Mission statements hardly ever inspire. They should. They can. But most don’t. Have you ever noticed the similarity from school to school, of the same jargon, vagaries, and stale language? If there was a proctor for school mission statements, most would be accused of plagiarism.
Mission statements too often speak in the soothing, humorless, marketing brochure, and your-call-is-important-to-us- language of the market. Not of educators. Mission statements are often sterile. Not merely for the quality of words but the paucity of verve and originality and ideas. Orwell, when speaking of political language, describes a similar quality, “as an accumulation of stale phrases that chokes like tea leaves blocking a sink.”
The sound of mission statements is more often than not, without a human voice but the artificial speak of the dog and pony show. They don’t speak in human voices but the homogenized language of the sales pitch. Mission statements take themselves too seriously by speaking in language that is distant, uninviting and abstract.
To speak with a human voice, schools have to share the concerns of their communities. But first, they must belong to a community. When is the last time you spoke to a teacher who knows their mission statement? Who can show evidence of how it infuses the life of a school? Better yet, a student who can cite the mission of her school? Not often. Hardly ever.
If the purpose and the guiding principles of a school are couched in platitudes, is it unusual that schools run the risk of becoming irrelevant? Mission statements should be like haiku: lean, transparent without adjectives or excess. They should enliven, anchor, legitimize and affirm what a school believes in.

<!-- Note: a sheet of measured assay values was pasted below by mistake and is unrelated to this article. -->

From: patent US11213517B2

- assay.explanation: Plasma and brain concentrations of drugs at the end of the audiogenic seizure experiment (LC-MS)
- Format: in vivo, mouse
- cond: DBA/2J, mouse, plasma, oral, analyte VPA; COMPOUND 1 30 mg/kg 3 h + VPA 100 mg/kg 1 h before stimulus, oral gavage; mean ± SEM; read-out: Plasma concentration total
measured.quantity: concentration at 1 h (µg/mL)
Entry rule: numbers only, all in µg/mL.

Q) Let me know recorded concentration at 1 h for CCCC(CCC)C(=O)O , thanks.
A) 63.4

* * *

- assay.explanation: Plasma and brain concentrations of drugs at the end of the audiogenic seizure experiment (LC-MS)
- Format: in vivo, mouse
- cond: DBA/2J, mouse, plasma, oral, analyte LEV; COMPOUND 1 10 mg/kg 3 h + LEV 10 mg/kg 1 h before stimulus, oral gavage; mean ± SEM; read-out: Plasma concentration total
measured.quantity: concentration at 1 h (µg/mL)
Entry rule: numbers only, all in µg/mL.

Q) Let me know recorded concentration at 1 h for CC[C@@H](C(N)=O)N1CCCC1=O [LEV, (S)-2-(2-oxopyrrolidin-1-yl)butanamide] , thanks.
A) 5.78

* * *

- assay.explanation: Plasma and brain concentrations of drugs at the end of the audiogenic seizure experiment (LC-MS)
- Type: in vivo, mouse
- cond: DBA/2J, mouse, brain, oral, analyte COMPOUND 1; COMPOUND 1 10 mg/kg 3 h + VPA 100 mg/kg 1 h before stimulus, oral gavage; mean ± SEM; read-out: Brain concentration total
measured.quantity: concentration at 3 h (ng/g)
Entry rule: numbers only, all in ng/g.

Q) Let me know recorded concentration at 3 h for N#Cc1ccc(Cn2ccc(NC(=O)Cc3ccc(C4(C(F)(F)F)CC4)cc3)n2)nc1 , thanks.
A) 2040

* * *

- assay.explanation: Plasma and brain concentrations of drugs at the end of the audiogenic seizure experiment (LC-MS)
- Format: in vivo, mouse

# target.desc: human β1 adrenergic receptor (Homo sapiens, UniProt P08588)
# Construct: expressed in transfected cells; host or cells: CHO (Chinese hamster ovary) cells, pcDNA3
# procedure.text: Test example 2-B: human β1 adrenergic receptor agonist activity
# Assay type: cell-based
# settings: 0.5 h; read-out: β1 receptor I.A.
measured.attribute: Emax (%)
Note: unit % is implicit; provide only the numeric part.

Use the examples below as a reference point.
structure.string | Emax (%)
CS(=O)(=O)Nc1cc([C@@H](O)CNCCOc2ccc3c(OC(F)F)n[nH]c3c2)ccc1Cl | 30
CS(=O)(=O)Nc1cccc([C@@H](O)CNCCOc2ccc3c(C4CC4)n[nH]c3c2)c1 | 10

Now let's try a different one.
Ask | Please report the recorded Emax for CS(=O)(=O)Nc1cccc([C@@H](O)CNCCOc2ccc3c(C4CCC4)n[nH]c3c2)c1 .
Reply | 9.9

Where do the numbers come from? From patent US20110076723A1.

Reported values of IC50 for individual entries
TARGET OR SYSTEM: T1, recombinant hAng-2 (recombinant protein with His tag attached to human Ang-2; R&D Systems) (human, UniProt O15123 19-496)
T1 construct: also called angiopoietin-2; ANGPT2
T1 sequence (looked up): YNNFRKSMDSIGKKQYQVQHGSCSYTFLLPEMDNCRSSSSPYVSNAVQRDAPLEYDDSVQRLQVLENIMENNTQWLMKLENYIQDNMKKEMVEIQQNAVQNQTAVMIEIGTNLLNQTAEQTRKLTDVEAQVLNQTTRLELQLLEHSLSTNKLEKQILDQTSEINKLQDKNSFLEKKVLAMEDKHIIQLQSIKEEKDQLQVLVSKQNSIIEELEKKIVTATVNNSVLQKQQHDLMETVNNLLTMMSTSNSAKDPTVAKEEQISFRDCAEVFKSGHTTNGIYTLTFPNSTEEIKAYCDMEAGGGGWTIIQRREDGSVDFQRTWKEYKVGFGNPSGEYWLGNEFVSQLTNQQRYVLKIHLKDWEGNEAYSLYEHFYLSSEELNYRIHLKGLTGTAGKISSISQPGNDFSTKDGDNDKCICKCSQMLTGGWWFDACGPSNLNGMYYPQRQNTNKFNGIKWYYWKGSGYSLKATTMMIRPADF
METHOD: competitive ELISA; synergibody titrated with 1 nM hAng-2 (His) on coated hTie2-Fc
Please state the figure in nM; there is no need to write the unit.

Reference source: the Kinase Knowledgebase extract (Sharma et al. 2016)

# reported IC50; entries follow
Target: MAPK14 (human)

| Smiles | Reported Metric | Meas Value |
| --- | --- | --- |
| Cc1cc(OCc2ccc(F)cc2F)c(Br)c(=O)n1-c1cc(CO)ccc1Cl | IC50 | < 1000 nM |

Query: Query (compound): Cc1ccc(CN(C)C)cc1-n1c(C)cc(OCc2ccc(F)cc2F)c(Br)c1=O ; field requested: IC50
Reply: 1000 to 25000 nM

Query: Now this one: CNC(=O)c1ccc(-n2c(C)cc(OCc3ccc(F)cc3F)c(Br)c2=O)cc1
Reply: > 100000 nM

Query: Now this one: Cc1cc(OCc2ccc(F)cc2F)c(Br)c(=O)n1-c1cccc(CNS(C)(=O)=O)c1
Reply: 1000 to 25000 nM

More importantly, it is the process that should be refined. They offer the opportunity for all the stakeholders to articulate what matters in a school. Otherwise, like statues, they get taken for granted and lose their significance. Once, when in an accreditation year we went from class to class, challenging students to examine the mission, word by word, and gave them butcher block paper and colored markers to illustrate what it meant to them. We did the same with all 240 teachers.
The closer you come to owning a mission the more likely it will guide and unify a community. We already have enough cookie cutter versions. It’s time we rediscover the artistry of the mission statement before it goes the way of the mimeograph machine and the VCR, stockpiled in closets that no one has access to.
David Penberg is an urban and international educational leader. Most recently he headed Stevens Cooperative School as an interim, and prior to that he was head of school at the Benjamin Franklin International School in Barcelona and head of studies at the American School Foundation in Mexico City.